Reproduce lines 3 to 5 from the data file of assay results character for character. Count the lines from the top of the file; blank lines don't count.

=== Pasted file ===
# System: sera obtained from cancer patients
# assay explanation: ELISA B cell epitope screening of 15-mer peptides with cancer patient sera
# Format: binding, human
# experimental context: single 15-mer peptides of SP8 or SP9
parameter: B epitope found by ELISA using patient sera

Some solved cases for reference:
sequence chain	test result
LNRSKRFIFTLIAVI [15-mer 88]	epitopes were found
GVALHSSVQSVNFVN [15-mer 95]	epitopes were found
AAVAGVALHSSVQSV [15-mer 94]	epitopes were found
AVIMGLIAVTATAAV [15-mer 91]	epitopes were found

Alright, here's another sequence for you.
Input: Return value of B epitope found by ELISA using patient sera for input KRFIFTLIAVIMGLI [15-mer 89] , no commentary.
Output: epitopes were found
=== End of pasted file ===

# Format: binding, human
# experimental context: single 15-mer peptides of SP8 or SP9
parameter: B epitope found by ELISA using patient sera